A careful patch management process should be the goal for every IT manager who wants certainty and accountability for the dispersal of security updates across all computers and servers on their network. Leaving the patch management process up to the automatic updates that take place based on manual settings in the operating system is at best a risk in a corporate setup, leaving too much room for risk and creating the possibility that some computers will not receive updates. The automatic patch management process can be overridden by the end user, and even in instances where group policies are in place that restrict those settings and prevent their modification, there is no record available as to whether or not the patches were successfully installed onto the computer.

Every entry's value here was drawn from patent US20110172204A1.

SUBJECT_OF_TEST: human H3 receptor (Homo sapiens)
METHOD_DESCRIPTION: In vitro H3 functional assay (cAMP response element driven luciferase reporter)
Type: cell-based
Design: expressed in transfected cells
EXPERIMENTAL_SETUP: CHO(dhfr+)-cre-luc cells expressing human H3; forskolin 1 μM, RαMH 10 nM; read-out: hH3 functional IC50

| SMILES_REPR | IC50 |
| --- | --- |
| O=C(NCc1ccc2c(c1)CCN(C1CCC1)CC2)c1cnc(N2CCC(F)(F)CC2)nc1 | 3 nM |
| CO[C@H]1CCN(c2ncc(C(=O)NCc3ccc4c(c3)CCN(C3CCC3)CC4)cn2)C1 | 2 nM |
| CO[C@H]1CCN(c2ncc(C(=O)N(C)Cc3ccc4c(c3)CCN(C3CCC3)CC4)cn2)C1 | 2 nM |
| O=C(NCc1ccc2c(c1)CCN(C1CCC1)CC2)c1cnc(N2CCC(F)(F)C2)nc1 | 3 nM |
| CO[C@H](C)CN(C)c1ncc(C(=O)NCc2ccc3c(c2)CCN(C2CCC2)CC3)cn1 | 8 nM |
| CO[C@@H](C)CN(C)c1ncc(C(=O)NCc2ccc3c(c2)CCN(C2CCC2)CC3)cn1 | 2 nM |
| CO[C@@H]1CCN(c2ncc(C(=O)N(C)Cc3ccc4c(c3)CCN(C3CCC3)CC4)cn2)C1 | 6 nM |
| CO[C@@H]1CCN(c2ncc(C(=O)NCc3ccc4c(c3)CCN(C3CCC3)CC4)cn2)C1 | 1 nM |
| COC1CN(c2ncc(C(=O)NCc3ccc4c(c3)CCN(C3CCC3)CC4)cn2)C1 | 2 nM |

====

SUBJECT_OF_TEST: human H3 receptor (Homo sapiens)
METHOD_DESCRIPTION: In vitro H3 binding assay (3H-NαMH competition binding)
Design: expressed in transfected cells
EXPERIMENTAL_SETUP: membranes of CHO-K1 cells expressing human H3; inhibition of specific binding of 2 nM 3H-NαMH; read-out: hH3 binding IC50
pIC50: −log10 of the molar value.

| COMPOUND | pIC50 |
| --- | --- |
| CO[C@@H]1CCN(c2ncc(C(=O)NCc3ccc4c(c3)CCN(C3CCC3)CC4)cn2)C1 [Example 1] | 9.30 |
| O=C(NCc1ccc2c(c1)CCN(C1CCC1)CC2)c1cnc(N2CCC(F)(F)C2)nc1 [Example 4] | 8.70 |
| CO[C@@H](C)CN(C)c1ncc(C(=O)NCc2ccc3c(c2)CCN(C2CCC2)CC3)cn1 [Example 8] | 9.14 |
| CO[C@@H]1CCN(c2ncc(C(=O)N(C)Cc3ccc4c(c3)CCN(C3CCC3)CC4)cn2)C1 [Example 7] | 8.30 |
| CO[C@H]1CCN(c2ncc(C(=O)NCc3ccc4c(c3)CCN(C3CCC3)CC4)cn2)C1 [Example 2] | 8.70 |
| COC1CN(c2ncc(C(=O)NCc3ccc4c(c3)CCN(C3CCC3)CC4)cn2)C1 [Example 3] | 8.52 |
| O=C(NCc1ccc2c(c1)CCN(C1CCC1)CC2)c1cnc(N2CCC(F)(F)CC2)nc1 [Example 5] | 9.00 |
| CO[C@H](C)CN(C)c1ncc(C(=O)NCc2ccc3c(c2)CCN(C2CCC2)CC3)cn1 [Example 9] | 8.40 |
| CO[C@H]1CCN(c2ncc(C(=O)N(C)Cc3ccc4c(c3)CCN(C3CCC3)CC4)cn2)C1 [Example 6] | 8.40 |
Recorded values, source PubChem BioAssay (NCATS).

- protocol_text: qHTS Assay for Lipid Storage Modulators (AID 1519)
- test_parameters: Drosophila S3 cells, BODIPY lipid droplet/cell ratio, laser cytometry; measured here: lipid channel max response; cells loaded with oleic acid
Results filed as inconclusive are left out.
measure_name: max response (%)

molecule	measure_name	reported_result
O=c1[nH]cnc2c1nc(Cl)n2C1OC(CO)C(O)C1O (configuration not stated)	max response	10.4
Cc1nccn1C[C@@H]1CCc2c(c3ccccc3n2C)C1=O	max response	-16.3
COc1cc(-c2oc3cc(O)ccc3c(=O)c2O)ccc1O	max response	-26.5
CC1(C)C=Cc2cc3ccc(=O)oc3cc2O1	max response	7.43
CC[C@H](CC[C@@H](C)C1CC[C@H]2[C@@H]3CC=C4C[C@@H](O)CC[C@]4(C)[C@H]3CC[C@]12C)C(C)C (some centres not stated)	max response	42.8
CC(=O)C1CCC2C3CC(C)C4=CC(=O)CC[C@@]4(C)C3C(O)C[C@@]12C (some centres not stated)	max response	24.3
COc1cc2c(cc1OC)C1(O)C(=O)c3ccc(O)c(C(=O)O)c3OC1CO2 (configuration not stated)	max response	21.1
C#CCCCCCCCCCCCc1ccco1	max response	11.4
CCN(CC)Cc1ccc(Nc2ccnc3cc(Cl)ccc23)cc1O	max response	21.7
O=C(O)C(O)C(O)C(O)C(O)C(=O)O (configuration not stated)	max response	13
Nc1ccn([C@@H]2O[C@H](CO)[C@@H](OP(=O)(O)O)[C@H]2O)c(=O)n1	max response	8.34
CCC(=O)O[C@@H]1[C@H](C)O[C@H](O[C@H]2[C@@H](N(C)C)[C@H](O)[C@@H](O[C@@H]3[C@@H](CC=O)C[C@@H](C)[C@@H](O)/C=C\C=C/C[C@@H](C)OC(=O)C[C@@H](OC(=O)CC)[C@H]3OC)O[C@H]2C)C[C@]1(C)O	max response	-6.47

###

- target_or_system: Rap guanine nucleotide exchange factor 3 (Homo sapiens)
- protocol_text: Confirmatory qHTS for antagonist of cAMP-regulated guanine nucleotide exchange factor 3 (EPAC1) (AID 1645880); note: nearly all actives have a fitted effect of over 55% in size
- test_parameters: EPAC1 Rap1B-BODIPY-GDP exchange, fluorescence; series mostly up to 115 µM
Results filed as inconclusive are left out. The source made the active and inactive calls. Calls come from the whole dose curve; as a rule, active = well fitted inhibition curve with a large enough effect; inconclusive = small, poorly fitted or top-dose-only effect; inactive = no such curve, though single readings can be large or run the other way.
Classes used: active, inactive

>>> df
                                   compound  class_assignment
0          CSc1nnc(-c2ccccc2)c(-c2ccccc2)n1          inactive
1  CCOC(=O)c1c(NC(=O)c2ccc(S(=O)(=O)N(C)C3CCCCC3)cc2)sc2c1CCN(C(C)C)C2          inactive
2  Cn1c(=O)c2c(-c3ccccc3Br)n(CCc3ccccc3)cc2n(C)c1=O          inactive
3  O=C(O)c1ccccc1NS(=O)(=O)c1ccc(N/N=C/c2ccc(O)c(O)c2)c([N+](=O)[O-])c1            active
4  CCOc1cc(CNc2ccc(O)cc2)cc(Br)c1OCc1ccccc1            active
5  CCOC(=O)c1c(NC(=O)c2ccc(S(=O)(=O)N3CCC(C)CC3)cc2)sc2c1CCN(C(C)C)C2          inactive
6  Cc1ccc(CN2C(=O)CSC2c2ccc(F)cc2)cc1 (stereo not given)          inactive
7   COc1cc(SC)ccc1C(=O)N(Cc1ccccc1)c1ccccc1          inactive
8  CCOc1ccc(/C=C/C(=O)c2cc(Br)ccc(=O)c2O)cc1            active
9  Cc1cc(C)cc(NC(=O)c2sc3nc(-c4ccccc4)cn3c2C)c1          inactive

There are various reasons that patch installation can fail. Sometimes, it is only an individual patch that has a problem on one computer and others install as expected. Without a patch management process that includes the ability to centralize deployments and more importantly maintain logs of the patches that are applied to individual machines. This is where accountability aspect comes into play; a patch management process that is run from a centralized patch solution will flag failed updates and can even notify you when a failure takes place. Not necessarily an emergency, but a service request can be created to eventually dispatch a help desk technician to diagnose the problem with the update installation.
This attention to the patch management process will result in a cleaner body of computers and tighter all around security. Computers without current patches are a security risk and are not acceptable on a corporate network. In keeping with most security policies, a comprehensive and tightly adhered to patch management process will provide a safe and secure computing experience.